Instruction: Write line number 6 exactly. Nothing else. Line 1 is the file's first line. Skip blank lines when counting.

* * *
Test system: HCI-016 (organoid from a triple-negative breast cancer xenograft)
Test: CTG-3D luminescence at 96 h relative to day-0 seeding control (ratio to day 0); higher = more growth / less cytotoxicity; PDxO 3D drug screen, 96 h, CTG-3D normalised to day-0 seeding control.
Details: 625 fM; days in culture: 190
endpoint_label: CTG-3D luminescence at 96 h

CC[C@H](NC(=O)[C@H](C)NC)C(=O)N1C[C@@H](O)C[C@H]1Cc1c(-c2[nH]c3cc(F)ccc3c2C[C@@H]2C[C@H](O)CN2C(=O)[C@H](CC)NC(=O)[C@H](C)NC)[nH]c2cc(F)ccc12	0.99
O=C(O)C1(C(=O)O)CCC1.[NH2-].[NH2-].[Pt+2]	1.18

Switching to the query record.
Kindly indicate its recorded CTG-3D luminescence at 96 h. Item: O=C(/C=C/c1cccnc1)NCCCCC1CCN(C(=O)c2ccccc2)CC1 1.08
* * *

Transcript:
O=C(O)C1(C(=O)O)CCC1.[NH2-].[NH2-].[Pt+2]	1.18